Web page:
Surviving Christmas
dir. Mitchell
Opens Fri Oct 22
Various Theaters

The true test of a good Christmas movie is if you can see yourself watching it every year and still laughing (or crying) at the appropriate moments. A Christmas Story? Yes. Miracle on 34th Street? Yes. Even Bad Santa? Yes. But I never want to see Surviving Christmas again for as long as I live, let alone every humpin' holiday season. (And why the hell are they pimping a Christmas movie in freakin' October? I picture greedy studio heads insisting "We've got to make a few bucks off those shlumps who MUST HAVE CHRISTMAS NOW!")

At the core of Surviving Christmas is a tired, saggy plot about a rich ad exec (Ben Affleck) who doesn't want to spend the holidays alone--so he rents out the family currently inhabiting his childhood home. But things (of course) get complicated when the family's daughter (Christina Applegate) arrives home and wants nothing to do with the deal. Adding injury to insult, Affleck's girlfriend then shows up to "meet the parents" with decidedly unfunny results--lame jokes about incest, internet porn, and horny old people ensue.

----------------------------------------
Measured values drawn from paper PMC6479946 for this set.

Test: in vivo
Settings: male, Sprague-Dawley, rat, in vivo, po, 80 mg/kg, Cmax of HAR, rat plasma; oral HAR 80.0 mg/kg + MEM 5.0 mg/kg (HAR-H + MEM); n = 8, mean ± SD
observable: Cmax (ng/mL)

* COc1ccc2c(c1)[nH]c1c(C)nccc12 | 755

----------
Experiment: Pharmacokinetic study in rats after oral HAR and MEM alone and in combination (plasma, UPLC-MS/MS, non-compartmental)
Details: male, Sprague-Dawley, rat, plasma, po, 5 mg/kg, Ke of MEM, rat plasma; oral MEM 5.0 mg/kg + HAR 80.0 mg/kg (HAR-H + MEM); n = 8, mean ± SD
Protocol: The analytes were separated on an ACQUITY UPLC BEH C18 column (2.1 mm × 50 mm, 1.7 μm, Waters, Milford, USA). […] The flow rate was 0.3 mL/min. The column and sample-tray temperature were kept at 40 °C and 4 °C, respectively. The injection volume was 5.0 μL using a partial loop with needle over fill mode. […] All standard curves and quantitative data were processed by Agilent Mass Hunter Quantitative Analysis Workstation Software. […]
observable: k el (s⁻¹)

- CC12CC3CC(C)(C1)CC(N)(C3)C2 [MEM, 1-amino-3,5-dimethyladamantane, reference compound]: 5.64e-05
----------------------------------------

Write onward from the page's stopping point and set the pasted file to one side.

The real tragedy about this "comedy" is that it wastes the immense talents of James Gandolfini and Catherine O'Hara, who play Affleck's rented parents while looking trapped and unhappy. The rest of the time, the film focuses on Affleck doing comedy, an act which is a lot like forcing a whale through the eye of a needle: tedious, bloody, and painful.

And Hollywood, one more thing: if you think it's okay to keep moving up the release dates of your stinking Christmas movies... think again. There's a reason those year-round Christmas stores go out of business. Nobody wants to think about eggnog when they're busy trying to figure out what to be for Halloween.